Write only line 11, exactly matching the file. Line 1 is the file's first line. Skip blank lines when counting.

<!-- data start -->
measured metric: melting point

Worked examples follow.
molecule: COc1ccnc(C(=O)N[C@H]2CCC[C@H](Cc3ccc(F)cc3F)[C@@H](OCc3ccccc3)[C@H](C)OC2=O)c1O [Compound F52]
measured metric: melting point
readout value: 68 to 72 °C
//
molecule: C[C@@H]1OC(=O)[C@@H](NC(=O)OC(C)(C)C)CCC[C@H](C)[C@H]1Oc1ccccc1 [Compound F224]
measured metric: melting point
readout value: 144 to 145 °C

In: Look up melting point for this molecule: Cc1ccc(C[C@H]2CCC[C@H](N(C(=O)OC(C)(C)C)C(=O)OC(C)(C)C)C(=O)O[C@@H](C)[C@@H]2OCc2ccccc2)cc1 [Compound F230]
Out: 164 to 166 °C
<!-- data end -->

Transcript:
Out: 164 to 166 °C